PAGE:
PATTEN, Maine — A Canadian mining company with its sights set on exploring Pickett Mountain for copper, lead, silver and gold deposits has filed a zoning application with the Land Use Planning Commission to rezone roughly 197 acres for the project.
The commission announced Monday that it had received a zoning petition from Wolfden Mt. Chase, LLC, to rezone land in T6 R6 WELS, near Mt. Chase, to build an underground metallic mineral mine, as well as buildings associated with that mine.
It would rezone the land from general management to a planned development area.
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The zoning petition is subject to review by the commission under its
Chapter 12 rules. Chapter 12 requires a public hearing to be held by the commission before a final decision on the petition.
The petition is the first step in a multi-agency process to review the merits of this proposal.
Credit: Gabor Degre | BDN
Wolfden Resources acquired the Pickett Mountain lands in 2017 and later that year began drilling core samples aimed at confirming drilling tests from the late 1970s and early 1980s, when volcanic deposits of copper, lead, silver and gold were found by other companies who never pursued a mine.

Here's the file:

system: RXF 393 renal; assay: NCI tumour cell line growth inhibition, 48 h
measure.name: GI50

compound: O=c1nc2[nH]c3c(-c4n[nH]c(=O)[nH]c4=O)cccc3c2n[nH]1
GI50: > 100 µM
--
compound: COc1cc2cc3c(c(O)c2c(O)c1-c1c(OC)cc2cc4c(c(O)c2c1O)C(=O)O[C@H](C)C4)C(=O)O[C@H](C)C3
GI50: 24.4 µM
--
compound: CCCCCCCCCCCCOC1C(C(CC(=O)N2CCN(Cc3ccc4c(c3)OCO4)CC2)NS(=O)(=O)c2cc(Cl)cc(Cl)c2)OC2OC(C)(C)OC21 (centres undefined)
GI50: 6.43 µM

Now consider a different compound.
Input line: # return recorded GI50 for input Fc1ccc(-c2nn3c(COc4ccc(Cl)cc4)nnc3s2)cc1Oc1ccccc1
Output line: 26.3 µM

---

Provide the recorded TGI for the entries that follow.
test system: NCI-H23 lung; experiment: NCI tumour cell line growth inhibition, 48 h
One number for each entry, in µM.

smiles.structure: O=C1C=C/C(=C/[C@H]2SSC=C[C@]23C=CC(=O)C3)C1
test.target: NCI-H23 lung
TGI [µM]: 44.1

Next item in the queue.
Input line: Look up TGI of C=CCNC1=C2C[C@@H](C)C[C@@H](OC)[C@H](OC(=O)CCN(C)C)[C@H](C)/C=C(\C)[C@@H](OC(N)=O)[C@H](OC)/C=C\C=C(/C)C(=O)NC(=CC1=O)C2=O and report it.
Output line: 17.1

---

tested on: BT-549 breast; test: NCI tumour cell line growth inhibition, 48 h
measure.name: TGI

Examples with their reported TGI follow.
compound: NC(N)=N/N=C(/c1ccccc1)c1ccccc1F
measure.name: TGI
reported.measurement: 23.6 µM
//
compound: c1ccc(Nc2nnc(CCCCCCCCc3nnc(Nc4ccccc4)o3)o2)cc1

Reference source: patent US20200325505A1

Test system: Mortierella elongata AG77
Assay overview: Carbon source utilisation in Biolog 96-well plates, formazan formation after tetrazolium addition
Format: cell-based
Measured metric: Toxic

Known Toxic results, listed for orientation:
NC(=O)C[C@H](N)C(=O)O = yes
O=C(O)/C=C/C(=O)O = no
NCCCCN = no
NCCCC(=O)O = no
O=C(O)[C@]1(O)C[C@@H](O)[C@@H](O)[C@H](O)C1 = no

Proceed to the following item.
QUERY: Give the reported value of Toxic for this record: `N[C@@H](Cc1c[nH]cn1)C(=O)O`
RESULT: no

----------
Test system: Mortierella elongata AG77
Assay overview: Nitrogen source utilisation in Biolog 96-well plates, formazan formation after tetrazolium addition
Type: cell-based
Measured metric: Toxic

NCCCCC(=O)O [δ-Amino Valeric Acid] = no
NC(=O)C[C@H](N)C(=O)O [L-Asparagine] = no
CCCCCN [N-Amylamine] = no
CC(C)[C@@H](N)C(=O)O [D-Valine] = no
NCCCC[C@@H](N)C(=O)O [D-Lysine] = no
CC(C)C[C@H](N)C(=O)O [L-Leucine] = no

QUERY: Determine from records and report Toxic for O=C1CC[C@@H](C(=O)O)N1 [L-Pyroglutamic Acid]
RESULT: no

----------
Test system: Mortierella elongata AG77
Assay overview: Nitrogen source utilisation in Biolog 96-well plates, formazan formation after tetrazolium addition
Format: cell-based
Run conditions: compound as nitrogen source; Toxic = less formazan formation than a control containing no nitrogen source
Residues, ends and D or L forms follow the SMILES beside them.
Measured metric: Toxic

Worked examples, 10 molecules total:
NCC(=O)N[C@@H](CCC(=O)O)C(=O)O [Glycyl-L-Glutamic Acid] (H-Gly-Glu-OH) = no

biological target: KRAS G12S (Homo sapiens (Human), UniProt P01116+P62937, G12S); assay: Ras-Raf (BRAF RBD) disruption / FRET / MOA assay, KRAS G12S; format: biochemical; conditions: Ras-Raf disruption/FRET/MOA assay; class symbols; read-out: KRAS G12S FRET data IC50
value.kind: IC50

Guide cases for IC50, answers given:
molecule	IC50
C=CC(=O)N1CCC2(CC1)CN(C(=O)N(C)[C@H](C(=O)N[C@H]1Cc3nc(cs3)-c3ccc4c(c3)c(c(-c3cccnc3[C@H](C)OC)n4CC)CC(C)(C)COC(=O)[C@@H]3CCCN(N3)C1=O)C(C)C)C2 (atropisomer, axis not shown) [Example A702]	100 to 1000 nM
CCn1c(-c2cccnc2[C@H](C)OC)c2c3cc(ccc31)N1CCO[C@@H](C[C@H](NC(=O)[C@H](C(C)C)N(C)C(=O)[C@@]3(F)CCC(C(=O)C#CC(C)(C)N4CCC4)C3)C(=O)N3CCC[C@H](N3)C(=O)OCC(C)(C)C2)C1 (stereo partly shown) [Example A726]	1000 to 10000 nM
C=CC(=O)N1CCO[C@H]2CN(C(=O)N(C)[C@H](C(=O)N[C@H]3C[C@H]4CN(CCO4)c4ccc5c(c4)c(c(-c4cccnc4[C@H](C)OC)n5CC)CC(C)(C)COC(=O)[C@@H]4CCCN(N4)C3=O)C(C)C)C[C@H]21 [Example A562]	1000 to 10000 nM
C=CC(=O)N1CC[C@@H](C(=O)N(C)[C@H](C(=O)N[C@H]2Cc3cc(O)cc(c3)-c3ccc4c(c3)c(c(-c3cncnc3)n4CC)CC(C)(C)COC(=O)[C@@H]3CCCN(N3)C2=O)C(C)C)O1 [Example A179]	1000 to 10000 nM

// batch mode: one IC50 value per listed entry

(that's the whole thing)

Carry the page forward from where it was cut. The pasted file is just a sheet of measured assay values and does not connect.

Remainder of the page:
On Nov. 16, 2017, Wolfden Resources purchased a 6,871-acre parcel of timberlands north of Patten for
$8.5 million with the goal of developing a mine for copper, zinc or other valuable metal minerals. Pickett Mountain is one of the highest-grade polymetallic projects in North America, according to Wolfden.
Wolfden Resources also announced in a Jan. 15 press release that it has secured up to $4.5 million in funding for its exploration projects by selling-forward timber from Pickett Mountain.
Under the terms of a five-year stumpage agreement with H.C Haynes of Winn, the company will receive $3 million in U.S. dollars upon closing and an additional $1.5 million between the fourth and fifth anniversary of the agreement. Haynes has the right to harvest $5 million worth of timber from the property over a five-year period.
In addition, Haynes granted Wolfden an option to earn a 100 percent interest in the mineral rights of the property that adjoins Pickett Mountain, as well as long-term road access rights for the current forest road used reach the Pickett Mountain deposit.